Before every Arsenal fixture, we’ll bring you a Scouting Report on the Gunners’ next opponents.
Arsene Wenger's side visit Selhurst Park on Saturday to play promoted side Crystal Palace, to find out more, we asked tactical expert Michael Cox and journalist Richard Cawley.
MICHAEL COXCrystal Palace parted company with manager Ian Holloway on Wednesday afternoon after a difficult start to their Premier League season.
The Eagles have recorded only one victory so far, against Sunderland, the sole side below them in the Premier League table.
"In addition to winning the second-highest number of aerial duels this season, they’ve also made more tackles than any other side"
Holloway’s assistant, Keith Millen, will take charge of Saturday’s fixture, with a permanent successor expected to be appointed next week.
Millen is likely to continue with the broad approach favoured by Holloway, which involved a back four in conjunction with a midfield triangle and three forwards spread across the pitch.
At times, Palace’s play this season simply hasn’t been of Premier League quality, with plenty of misplaced passes in unnecessary situations - they have the second-worst pass completion rate in the division, behind West Ham.
However, Palace are a very combative side. In addition to winning the second-highest number of aerial duels this season, they’ve also made more tackles than any other side.
In this respect, the key player is Mile Jedinak, a mobile and feisty Australian central midfielder who covers the pitch laterally, fighting fires across the width of the pitch. He’s also Palace’s most prolific passer, starting moves from his deep-lying role.
His midfield colleagues will be two from three: gifted but raw Spanish passer Jose Campana, powerful all-rounder Kagisho Dikgacoi, and forward-thinking Stuart O’Keefe. Dikgacoi will probably start against an Arsenal side likely to dominate possession.
Former Arsenal striker Marouane Chamakh, whose goal on his full debut against Stoke remains his only shot in eight appearances, will probably spearhead Palace’s attack. His primary job is to hold up the ball, however, and a variety of pacy wide forwards - Dwight Gayle, Jason Puncheon, Jimmy Kebe and Yannick Bolasia - offer willing support on the break.
A major part of Palace’s downfall in the 4-1 defeat to Fulham on Monday night was their poor defending of set-pieces - although they could do little about Pajtim Kasami’s wonder strike, the next three goals all came following dead-ball situations.RICHARD CAWLEY, SOUTH LONDON PRESS The biggest job the new manager will have is to get some cohesion to the squad. In previous seasons the one thing that Crystal Palace have always had is unity. They might not have had the most gifted of squads going back over the past few campaigns but they have always really had a good work ethic and bond.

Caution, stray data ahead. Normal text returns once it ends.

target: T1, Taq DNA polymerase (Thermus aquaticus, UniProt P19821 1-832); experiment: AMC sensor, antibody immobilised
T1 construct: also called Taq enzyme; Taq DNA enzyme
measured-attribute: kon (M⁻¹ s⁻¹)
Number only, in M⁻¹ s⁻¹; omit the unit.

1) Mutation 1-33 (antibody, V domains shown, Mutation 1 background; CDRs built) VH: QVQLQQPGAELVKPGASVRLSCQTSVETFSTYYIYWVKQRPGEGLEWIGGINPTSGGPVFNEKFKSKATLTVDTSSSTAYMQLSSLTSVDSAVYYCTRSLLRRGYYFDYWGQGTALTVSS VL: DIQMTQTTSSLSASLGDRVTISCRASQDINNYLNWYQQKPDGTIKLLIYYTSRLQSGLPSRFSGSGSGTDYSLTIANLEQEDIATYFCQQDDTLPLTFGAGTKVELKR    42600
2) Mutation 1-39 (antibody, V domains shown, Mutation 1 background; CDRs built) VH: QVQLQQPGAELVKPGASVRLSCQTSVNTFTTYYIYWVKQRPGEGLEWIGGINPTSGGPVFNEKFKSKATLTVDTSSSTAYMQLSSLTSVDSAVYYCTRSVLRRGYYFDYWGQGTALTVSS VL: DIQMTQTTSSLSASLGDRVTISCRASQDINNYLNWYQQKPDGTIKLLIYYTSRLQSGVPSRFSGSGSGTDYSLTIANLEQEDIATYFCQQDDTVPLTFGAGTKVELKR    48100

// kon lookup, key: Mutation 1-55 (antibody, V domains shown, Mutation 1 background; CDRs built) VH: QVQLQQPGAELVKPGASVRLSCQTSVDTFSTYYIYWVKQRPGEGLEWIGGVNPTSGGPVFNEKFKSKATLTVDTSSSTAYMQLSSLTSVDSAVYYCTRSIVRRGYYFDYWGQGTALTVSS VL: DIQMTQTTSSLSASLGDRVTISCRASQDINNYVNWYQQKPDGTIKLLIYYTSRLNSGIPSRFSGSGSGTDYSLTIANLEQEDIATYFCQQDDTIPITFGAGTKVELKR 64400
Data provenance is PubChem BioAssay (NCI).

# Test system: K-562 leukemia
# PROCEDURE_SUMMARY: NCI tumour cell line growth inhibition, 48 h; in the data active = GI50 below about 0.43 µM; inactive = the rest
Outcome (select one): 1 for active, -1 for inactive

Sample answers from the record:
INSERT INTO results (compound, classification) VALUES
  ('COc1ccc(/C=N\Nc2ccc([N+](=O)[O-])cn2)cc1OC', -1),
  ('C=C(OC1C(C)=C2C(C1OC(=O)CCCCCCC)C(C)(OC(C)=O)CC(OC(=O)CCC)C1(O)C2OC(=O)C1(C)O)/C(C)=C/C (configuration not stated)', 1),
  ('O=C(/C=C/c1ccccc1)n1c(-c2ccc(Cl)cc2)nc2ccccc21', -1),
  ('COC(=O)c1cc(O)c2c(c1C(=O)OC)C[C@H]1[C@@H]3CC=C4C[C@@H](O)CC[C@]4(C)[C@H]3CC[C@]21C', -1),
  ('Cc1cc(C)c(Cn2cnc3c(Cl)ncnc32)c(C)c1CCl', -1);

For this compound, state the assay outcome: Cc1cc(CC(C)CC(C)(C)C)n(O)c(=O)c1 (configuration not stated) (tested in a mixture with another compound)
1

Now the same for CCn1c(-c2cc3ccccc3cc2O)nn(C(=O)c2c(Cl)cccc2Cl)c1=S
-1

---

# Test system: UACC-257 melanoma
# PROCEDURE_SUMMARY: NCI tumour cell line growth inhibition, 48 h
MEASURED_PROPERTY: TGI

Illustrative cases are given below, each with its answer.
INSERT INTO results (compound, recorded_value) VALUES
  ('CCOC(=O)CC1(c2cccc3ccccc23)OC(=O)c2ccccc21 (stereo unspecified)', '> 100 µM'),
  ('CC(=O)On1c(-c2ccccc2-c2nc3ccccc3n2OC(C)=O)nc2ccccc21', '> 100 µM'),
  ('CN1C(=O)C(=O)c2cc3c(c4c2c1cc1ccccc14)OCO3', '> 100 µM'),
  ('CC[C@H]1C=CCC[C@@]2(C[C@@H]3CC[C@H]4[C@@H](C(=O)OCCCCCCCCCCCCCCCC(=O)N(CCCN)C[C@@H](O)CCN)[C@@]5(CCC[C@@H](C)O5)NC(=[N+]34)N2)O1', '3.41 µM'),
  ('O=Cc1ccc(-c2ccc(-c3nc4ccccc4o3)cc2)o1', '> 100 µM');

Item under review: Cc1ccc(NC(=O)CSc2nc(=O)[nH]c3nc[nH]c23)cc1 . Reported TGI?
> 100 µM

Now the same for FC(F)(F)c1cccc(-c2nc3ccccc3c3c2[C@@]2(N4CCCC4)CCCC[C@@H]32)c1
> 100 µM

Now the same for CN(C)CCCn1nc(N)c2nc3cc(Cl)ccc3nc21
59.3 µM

I think it's fair to say that, for the time being, it's not there anymore. Even Ian Holloway alluded to it in his press conference after the Fulham game and in his departing press conference on Wednesday. The new manager needs to get them playing as a team because at the moment they look more like individuals.
I'm not totally sure that there's a system at the moment because they signed so many players in the summer, and the team has been changed around a lot due to injuries as well. There doesn't seem to be a lot of continuity in terms of selection either.
"The Eagles have had pockets of play where they have done well but they haven't gone on to dominate games"
Some of the performances haven't had the results they have merited so far. They've had some key decisions go against them. On the opening day against Spurs they kept it tight and you can debate whether the penalty against Dean Moxey should have been given for handball.
The Kagisho Dikgacoi sending off against Manchester United was another harsh decision. The Eagles have had pockets of play where they have done well but they haven't gone on to dominate games. If you look at their games against Southampton, Swansea and Fulham, Palace have allowed them to coast through the closing stages of games and haven't been able to find a way to chase a game effectively.
Joel Ward has been Palace's most impressive player this season. He did well last season in the Championship but he has been a shining light in a defence that has conceded 17 goals in eight matches. Mile Jedinak was a rock last season as he broke up play and got Palace moving forward and is still a very important component in that central midfield area.
Yanick Bolasie's return to the side is a very timely one. He's quick and direct and he also likes a trick or two. He would probably admit himself that he does need to add some consistency to his end product but he does have the ability to hurt teams.
I think Palace will stick to the formation they have been using on Saturday. When they're playing against a free-flowing team like Arsenal it would be unwise for them to go gung-ho and play open. Keith Millen has already talked in his pre-match press conference about the Gunners' front four and trying to stop their passing pattern. But that's easier said than done.
Holloway tried to make a transition to playing a more passing style of football but that never really materialised, the team always seemed to be reluctant to move away from the defensive structure that Dougie Freedman built before he left.
They have to do what they're best at on Saturday and that will be keeping it tight and looking to sneak a result via a set-piece.
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